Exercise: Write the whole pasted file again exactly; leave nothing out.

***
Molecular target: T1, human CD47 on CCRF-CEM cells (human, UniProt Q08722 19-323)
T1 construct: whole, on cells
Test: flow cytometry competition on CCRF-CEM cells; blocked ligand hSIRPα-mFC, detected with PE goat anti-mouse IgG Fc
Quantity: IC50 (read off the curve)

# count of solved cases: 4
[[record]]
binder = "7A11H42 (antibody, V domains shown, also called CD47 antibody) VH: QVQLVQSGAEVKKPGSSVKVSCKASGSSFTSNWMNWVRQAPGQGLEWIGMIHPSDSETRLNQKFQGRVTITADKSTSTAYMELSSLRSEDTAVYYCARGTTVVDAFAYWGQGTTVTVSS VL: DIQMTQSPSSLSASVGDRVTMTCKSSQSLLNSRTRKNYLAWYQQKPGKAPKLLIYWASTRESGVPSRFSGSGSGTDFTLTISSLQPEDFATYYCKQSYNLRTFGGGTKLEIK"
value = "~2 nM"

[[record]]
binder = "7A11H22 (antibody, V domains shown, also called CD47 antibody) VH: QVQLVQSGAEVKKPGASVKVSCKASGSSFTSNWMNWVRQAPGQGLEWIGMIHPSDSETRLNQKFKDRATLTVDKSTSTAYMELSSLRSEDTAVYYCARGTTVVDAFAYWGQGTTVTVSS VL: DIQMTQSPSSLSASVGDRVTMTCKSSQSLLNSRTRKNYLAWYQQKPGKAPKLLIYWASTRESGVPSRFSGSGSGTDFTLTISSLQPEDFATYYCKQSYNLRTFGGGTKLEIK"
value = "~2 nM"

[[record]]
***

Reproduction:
Molecular target: T1, human CD47 on CCRF-CEM cells (human, UniProt Q08722 19-323)
T1 construct: whole, on cells
Test: flow cytometry competition on CCRF-CEM cells; blocked ligand hSIRPα-mFC, detected with PE goat anti-mouse IgG Fc
Quantity: IC50 (read off the curve)

# count of solved cases: 4
[[record]]
binder = "7A11H42 (antibody, V domains shown, also called CD47 antibody) VH: QVQLVQSGAEVKKPGSSVKVSCKASGSSFTSNWMNWVRQAPGQGLEWIGMIHPSDSETRLNQKFQGRVTITADKSTSTAYMELSSLRSEDTAVYYCARGTTVVDAFAYWGQGTTVTVSS VL: DIQMTQSPSSLSASVGDRVTMTCKSSQSLLNSRTRKNYLAWYQQKPGKAPKLLIYWASTRESGVPSRFSGSGSGTDFTLTISSLQPEDFATYYCKQSYNLRTFGGGTKLEIK"
value = "~2 nM"

[[record]]
binder = "7A11H22 (antibody, V domains shown, also called CD47 antibody) VH: QVQLVQSGAEVKKPGASVKVSCKASGSSFTSNWMNWVRQAPGQGLEWIGMIHPSDSETRLNQKFKDRATLTVDKSTSTAYMELSSLRSEDTAVYYCARGTTVVDAFAYWGQGTTVTVSS VL: DIQMTQSPSSLSASVGDRVTMTCKSSQSLLNSRTRKNYLAWYQQKPGKAPKLLIYWASTRESGVPSRFSGSGSGTDFTLTISSLQPEDFATYYCKQSYNLRTFGGGTKLEIK"
value = "~2 nM"

[[record]]